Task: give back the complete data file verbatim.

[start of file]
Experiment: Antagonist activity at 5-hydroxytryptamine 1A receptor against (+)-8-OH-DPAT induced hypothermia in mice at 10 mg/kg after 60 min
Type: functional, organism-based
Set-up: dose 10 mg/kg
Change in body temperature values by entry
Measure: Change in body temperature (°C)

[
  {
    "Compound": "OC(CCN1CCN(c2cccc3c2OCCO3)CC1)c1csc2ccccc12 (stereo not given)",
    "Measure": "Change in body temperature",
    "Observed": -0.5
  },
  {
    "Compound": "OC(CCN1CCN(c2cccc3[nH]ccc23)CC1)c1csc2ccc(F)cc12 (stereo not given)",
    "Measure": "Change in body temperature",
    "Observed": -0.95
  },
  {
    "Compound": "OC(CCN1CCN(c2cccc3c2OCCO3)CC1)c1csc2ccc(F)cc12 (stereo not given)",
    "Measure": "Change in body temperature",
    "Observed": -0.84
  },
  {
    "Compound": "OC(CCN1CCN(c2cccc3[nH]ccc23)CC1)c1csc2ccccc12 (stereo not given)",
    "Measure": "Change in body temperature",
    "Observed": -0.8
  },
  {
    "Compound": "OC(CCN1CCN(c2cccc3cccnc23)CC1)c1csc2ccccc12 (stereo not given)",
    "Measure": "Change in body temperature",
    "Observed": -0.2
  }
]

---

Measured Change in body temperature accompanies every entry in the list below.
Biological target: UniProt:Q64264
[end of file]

Experiment: Antagonist activity at 5-hydroxytryptamine 1A receptor against (+)-8-OH-DPAT induced hypothermia in mice at 10 mg/kg after 60 min
Type: functional, organism-based
Set-up: dose 10 mg/kg
Change in body temperature values by entry
Measure: Change in body temperature (°C)

[
  {
    "Compound": "OC(CCN1CCN(c2cccc3c2OCCO3)CC1)c1csc2ccccc12 (stereo not given)",
    "Measure": "Change in body temperature",
    "Observed": -0.5
  },
  {
    "Compound": "OC(CCN1CCN(c2cccc3[nH]ccc23)CC1)c1csc2ccc(F)cc12 (stereo not given)",
    "Measure": "Change in body temperature",
    "Observed": -0.95
  },
  {
    "Compound": "OC(CCN1CCN(c2cccc3c2OCCO3)CC1)c1csc2ccc(F)cc12 (stereo not given)",
    "Measure": "Change in body temperature",
    "Observed": -0.84
  },
  {
    "Compound": "OC(CCN1CCN(c2cccc3[nH]ccc23)CC1)c1csc2ccccc12 (stereo not given)",
    "Measure": "Change in body temperature",
    "Observed": -0.8
  },
  {
    "Compound": "OC(CCN1CCN(c2cccc3cccnc23)CC1)c1csc2ccccc12 (stereo not given)",
    "Measure": "Change in body temperature",
    "Observed": -0.2
  }
]

---

Measured Change in body temperature accompanies every entry in the list below.
Biological target: UniProt:Q64264